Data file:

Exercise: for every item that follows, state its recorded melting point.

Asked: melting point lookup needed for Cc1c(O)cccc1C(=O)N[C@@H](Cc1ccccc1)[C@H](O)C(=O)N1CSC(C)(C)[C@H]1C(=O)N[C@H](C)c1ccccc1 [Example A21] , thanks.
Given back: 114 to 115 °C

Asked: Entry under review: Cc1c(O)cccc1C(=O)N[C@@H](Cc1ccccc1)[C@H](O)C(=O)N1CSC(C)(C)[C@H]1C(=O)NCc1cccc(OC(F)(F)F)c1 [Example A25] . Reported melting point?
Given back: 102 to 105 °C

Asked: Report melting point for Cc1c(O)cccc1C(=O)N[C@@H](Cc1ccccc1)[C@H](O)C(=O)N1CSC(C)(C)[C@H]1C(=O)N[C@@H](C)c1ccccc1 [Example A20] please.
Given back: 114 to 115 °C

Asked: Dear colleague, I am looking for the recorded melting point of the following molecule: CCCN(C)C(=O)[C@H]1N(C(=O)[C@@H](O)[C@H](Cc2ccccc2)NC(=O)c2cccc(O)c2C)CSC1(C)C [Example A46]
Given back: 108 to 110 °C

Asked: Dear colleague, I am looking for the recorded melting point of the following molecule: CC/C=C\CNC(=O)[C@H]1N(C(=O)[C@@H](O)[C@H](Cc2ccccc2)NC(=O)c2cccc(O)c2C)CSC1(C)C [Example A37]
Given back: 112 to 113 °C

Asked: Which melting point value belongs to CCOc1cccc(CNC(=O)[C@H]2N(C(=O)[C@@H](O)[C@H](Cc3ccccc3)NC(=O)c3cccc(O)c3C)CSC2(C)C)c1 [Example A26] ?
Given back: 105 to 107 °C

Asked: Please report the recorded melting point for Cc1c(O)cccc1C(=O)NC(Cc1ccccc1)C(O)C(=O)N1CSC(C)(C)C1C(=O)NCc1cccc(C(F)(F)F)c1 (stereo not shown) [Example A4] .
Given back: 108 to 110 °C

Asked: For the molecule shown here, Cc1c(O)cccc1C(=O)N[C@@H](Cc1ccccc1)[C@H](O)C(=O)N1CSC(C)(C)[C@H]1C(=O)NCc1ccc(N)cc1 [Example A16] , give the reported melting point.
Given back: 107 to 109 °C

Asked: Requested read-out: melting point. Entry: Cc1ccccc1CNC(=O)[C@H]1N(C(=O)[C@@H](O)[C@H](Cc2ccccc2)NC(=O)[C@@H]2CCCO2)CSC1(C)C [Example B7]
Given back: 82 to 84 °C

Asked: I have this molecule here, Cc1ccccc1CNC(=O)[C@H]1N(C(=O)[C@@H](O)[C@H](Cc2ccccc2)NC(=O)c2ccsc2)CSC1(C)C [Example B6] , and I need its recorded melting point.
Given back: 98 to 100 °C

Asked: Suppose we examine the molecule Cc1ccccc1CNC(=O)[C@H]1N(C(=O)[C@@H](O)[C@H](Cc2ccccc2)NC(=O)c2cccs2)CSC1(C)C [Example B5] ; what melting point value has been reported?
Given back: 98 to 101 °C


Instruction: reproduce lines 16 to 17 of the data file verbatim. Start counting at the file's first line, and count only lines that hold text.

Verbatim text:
Asked: For the molecule shown here, Cc1c(O)cccc1C(=O)N[C@@H](Cc1ccccc1)[C@H](O)C(=O)N1CSC(C)(C)[C@H]1C(=O)NCc1ccc(N)cc1 [Example A16] , give the reported melting point.
Given back: 107 to 109 °C